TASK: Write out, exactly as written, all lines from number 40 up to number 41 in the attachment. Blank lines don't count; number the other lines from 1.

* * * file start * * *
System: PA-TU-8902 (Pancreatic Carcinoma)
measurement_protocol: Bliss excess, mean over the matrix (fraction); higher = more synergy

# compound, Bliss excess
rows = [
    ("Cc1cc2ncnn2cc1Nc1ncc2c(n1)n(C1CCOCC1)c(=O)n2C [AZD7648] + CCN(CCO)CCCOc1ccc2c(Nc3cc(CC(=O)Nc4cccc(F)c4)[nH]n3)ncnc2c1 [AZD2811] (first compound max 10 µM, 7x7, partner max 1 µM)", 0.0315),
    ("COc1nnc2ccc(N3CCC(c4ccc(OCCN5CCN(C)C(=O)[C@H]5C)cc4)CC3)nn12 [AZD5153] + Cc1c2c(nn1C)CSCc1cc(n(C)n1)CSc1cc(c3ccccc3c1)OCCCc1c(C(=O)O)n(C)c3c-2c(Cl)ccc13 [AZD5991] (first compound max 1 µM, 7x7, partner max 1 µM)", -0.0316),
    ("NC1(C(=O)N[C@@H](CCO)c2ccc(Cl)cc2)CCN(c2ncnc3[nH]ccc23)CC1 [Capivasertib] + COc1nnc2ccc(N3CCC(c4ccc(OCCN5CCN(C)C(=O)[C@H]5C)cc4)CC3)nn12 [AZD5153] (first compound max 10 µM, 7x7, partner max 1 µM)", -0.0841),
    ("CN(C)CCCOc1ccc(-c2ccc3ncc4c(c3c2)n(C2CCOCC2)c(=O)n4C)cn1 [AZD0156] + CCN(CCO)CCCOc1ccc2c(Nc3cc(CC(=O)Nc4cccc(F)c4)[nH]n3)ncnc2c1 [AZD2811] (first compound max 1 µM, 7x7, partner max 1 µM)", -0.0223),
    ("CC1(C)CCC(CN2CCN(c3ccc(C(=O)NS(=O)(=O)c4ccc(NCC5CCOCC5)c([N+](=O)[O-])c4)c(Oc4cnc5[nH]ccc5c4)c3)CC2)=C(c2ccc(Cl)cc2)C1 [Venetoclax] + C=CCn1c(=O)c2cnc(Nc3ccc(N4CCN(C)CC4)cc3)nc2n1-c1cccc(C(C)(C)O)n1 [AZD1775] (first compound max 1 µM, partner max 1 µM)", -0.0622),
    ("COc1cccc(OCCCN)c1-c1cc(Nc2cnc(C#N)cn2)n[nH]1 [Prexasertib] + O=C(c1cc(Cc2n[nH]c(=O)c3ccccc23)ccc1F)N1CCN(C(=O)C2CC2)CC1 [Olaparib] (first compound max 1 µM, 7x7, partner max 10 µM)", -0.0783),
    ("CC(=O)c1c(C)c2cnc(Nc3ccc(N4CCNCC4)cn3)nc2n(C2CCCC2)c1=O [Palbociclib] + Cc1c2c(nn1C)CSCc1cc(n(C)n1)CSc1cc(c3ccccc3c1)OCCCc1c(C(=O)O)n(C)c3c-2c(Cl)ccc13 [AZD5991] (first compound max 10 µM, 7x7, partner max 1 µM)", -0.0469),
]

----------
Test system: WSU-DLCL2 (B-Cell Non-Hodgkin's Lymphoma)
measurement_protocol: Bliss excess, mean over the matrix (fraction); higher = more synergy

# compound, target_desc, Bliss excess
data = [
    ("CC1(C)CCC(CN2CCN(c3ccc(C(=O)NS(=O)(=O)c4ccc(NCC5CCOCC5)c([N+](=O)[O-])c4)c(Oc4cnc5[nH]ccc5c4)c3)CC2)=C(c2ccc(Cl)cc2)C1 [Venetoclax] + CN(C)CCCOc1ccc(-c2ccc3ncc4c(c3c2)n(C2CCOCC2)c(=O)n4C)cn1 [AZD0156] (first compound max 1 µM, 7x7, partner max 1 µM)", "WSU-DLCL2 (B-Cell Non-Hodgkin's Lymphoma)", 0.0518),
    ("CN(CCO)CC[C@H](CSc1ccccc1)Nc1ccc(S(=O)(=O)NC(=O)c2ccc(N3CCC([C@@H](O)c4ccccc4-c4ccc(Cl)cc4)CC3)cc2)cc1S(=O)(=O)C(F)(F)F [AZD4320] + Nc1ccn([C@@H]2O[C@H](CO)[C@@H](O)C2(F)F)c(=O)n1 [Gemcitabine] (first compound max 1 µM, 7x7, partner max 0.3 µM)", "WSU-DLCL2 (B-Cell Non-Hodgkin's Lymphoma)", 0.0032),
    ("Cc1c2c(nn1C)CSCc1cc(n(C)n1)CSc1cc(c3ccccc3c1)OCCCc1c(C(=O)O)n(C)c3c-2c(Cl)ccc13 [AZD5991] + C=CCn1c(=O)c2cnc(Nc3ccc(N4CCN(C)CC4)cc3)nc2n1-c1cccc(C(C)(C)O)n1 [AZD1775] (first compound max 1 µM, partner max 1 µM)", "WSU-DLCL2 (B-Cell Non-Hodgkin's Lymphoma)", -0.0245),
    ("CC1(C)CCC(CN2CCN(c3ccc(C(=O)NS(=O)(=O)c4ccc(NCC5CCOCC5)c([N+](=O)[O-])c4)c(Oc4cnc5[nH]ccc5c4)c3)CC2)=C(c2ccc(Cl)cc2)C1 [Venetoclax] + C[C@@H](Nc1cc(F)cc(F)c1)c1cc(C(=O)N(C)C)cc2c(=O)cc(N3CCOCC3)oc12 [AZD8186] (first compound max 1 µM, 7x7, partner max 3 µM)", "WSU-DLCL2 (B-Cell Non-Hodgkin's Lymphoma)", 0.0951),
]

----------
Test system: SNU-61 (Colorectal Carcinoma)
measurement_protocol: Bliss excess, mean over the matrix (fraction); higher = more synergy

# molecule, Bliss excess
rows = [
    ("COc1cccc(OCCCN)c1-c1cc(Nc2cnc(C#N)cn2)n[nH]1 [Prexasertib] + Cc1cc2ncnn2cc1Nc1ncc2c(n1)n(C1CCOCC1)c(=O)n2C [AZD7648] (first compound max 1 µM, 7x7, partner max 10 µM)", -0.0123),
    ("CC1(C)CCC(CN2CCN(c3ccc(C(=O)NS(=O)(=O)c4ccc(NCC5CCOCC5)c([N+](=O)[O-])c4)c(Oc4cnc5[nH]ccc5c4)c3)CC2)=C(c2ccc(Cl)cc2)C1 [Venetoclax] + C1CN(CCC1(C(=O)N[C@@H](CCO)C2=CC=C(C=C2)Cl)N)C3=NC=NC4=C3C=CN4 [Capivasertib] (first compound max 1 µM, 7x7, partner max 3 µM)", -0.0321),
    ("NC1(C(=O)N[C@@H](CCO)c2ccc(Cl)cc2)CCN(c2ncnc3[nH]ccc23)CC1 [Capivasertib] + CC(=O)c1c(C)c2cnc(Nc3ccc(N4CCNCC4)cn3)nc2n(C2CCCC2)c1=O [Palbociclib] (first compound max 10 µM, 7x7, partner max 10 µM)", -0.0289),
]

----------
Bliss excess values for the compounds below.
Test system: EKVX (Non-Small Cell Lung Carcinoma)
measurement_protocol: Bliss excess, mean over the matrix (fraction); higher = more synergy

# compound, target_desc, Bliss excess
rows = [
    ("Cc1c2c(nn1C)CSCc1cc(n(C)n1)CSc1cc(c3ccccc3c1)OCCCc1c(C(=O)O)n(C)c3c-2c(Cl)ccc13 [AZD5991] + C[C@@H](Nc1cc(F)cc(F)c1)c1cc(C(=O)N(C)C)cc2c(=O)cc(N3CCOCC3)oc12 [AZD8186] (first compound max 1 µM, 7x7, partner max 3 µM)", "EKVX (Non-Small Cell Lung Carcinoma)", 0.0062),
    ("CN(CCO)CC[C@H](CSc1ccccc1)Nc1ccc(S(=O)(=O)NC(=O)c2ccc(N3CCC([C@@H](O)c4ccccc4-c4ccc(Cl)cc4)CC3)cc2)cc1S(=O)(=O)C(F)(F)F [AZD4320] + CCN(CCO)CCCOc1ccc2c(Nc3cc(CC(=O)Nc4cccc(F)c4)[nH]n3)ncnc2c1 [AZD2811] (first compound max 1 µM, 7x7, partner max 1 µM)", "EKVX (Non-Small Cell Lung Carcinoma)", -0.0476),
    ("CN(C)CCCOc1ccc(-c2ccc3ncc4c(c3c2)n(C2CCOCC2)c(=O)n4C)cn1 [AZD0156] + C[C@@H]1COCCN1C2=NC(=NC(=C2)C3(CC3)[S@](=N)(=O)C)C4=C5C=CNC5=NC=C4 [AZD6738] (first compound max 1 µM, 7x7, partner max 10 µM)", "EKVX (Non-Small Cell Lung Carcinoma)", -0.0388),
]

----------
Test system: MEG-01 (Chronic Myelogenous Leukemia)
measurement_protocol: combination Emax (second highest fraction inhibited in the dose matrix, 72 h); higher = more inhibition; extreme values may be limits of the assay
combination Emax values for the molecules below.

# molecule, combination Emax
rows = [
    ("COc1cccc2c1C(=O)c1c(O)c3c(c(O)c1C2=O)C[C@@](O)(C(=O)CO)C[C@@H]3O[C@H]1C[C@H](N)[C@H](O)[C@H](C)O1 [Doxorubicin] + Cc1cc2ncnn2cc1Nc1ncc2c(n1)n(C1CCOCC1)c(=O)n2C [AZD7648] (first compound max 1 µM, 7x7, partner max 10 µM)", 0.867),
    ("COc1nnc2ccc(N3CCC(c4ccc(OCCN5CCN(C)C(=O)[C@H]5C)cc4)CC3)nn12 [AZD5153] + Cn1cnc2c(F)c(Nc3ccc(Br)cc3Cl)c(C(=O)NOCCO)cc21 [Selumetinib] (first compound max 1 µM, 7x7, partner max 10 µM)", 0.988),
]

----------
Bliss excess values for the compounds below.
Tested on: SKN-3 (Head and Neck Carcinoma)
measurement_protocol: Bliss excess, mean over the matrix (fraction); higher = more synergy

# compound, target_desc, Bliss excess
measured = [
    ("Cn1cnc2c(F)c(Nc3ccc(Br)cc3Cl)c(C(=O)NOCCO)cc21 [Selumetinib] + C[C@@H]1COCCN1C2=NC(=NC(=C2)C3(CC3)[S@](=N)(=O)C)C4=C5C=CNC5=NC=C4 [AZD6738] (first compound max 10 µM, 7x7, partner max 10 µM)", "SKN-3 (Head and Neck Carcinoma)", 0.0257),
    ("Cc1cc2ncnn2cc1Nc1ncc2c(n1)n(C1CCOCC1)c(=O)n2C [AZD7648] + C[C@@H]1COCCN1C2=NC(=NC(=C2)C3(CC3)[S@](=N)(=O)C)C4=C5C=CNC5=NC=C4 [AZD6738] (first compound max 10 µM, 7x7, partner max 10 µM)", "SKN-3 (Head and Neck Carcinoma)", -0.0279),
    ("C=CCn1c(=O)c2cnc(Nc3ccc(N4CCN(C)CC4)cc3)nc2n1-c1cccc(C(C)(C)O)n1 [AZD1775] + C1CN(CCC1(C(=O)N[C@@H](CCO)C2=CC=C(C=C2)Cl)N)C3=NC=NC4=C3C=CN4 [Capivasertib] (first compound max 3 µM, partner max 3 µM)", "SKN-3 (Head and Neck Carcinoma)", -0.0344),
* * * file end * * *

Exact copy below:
    ("CN(C)CCCOc1ccc(-c2ccc3ncc4c(c3c2)n(C2CCOCC2)c(=O)n4C)cn1 [AZD0156] + C[C@@H]1COCCN1C2=NC(=NC(=C2)C3(CC3)[S@](=N)(=O)C)C4=C5C=CNC5=NC=C4 [AZD6738] (first compound max 1 µM, 7x7, partner max 10 µM)", "EKVX (Non-Small Cell Lung Carcinoma)", -0.0388),
]